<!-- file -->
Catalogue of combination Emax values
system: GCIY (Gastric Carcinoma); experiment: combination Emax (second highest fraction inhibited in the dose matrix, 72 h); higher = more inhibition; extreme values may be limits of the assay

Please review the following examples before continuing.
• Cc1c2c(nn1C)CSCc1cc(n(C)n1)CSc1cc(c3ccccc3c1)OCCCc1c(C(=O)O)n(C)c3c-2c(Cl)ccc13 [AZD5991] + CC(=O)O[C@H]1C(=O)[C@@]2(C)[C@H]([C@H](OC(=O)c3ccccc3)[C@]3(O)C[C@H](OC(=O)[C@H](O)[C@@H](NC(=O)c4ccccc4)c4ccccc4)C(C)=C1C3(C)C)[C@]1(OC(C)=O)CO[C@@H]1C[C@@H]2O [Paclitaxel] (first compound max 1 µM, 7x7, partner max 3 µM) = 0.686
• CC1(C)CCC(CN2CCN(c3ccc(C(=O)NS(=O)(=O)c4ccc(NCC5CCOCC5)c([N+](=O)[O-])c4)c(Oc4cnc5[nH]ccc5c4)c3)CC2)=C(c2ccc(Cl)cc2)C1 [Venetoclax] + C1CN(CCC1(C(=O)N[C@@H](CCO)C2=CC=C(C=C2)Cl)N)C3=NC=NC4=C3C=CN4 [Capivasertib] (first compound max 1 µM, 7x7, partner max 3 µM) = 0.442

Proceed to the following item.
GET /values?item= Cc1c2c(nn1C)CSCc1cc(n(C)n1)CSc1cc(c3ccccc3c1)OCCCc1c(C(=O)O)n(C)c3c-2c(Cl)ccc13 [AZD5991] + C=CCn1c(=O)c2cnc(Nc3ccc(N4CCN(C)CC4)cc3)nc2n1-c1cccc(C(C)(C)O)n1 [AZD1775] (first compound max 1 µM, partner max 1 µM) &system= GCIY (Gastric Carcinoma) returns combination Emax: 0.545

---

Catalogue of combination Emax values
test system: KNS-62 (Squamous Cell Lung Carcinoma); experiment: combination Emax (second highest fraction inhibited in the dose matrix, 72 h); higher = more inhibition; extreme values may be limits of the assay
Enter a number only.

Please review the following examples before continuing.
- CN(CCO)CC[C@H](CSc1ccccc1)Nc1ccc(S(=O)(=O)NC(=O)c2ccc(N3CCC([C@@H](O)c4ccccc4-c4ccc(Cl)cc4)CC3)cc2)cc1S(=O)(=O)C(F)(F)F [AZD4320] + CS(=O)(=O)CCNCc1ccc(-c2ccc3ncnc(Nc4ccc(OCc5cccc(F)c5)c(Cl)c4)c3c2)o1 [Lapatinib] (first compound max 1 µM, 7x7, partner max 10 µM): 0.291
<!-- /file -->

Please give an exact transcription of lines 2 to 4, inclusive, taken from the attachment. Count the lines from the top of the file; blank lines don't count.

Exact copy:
system: GCIY (Gastric Carcinoma); experiment: combination Emax (second highest fraction inhibited in the dose matrix, 72 h); higher = more inhibition; extreme values may be limits of the assay

Please review the following examples before continuing.
• Cc1c2c(nn1C)CSCc1cc(n(C)n1)CSc1cc(c3ccccc3c1)OCCCc1c(C(=O)O)n(C)c3c-2c(Cl)ccc13 [AZD5991] + CC(=O)O[C@H]1C(=O)[C@@]2(C)[C@H]([C@H](OC(=O)c3ccccc3)[C@]3(O)C[C@H](OC(=O)[C@H](O)[C@@H](NC(=O)c4ccccc4)c4ccccc4)C(C)=C1C3(C)C)[C@]1(OC(C)=O)CO[C@@H]1C[C@@H]2O [Paclitaxel] (first compound max 1 µM, 7x7, partner max 3 µM) = 0.686